More specifically, my personal editor, Gene Skinner, the guy assigned to me, has again been actively involved in strengthening the manuscript and encouraging me in my writing. His hand will often go unseen or unrecognized, perhaps even by me. But it is there nonetheless, building, enlivening, making a stronger, more powerful book. His name deserves to be on the cover with mine. Thank you, again, Gene.

I have again been fortunate to have Terry Glaspey, friend, able writer, and editor at Harvest House, as my personal champion of ideas. He knew, and said, this book needed to be written. Please know, Terry, that your encouragement is special to me.

On a day-to-day basis I must thank Christie and Jim again, who have critically yet tenderly read the manuscript, helping me find ways to enliven my writing and the message of this book. Writing a book is a time-consuming task, and the manuscript needed to be altered and strengthened in many ways. I want you both to know how invaluable your advice and suggestions are to me.

I am fortunate to have many other cheerleaders in my life. A few who have applauded the reluctant artist within are my sons, Joshua and Tyson, and friend, Judy. Thank you for affirming both me and my writing.

Finally, I want to thank the men and women I have worked with professionally (always disguised if used in any way in this book for anonymity) who have taught me the importance of being true to our unique nature. As I watch and listen to your stories I am amazed at your courage to learn new skills, set new boundaries, and search tirelessly for your true nature so that you can rise to new heights. I hope that my counsel has, in some small way, encouraged you to rediscover your true course.


Getting Lost in Your Own Backyard

1. Getting Lost Growing Up

2. The Pleasing Personality

3. Getting Lost in Your Marriage and Family

4. Creating a Healthy Marriage

5. Controlling Children

6. Creating a Healthy Family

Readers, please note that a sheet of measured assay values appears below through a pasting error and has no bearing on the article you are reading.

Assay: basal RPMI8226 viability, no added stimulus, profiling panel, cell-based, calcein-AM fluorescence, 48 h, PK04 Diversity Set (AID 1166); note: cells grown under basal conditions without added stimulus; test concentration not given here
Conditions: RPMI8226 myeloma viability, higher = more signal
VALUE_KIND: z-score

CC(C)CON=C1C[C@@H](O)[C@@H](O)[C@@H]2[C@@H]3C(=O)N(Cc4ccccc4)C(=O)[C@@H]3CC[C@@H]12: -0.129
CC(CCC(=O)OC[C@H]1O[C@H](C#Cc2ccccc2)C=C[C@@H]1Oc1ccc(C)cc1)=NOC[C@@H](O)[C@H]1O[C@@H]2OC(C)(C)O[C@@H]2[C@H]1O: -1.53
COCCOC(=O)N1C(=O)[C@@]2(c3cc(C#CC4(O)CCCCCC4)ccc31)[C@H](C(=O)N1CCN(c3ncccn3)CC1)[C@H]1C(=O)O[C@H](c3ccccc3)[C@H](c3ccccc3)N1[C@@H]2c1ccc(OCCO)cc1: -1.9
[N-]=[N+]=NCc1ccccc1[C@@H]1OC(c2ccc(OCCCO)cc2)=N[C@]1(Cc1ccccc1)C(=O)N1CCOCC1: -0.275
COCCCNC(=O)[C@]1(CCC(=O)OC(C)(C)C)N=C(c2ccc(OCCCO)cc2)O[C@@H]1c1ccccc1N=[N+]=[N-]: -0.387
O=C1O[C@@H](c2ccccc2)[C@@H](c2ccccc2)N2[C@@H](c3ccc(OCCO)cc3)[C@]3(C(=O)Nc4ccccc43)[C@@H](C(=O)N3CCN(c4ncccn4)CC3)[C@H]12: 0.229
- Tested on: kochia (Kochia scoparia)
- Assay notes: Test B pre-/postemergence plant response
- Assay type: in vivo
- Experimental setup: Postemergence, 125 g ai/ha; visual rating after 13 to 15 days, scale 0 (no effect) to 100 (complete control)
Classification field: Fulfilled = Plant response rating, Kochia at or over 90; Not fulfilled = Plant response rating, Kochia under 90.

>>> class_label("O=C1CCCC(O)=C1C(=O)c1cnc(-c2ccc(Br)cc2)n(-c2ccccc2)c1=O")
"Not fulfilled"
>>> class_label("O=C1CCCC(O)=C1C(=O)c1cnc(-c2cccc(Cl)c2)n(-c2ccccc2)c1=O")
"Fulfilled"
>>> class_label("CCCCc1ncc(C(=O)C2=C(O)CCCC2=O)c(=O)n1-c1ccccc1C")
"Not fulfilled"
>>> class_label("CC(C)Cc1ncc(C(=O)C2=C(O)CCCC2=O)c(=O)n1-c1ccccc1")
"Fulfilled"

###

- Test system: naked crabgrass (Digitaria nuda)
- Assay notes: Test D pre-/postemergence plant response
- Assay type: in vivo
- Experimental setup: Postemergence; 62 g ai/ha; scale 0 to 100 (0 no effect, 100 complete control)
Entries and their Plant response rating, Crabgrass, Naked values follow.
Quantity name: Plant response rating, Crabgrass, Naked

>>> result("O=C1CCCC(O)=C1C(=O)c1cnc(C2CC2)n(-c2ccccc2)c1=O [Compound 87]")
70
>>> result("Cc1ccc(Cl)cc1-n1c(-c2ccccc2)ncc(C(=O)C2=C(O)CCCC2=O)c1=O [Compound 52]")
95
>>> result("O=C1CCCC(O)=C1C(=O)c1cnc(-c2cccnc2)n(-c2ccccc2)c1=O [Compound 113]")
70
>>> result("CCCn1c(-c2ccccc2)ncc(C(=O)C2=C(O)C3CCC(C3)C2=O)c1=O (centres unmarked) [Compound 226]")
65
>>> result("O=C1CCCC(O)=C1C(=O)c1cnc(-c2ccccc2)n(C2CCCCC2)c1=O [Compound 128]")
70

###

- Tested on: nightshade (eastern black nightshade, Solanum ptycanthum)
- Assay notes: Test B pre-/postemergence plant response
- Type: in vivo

7. Getting Lost in Friendships and

the Workplace

8. Creating Healthy Friendships and

Workplace Relationships

9. Controlling Churches

10. Rethinking Being a Good Christian

11. Reclaiming God’s Perfect You

Appendix 1

Appendix 2


Getting Lost

in Your Own


People get lost every day—in mossy woods, in desert ravines, and in urban alleys. But the focus of this book is on those who get lost in the comfort of their own homes, in familiar everyday activities, in raising a family, working at a job, and being a wife and mother. More importantly, this book is about finding your way to a better relationship with God, with your spouse, and with yourself.

If you were to go hiking in uncharted territory, you would do well to take a compass to ensure that you found your way. Unfortunately, many people attempt to navigate the confusing terrain of relationships without help. They think they know where they are and where they are going, but they may not be aware of the perils along the way that can sidetrack them. They lack the emotional and spiritual guidance that can help them stay true to who God called them to be.

How can a person get lost in familiar surroundings? When Pleasing Others Is Hurting You will show you how you can unknowingly stray from the path you had set for yourself. For example, you can ignore your own emotions until you can no longer tell what you are feeling. You can ignore your preferences and eventually forget what is important to you. You may sacrifice your opinions for the opinions of others. You might value the advice of others over your own convictions and the voice of God.

Perhaps at one time you knew what was important in your life and sensed God’s calling for you, but very gradually you lost your direction. Bit by bit you gave up small parts of yourself by sacrificing traits that were important to you. You forfeited components of your identity to please someone else. In this sense you not only became lost but also lost important pieces of your personality. This process of losing yourself to win the approval of another person is called codependency.

Codependency Research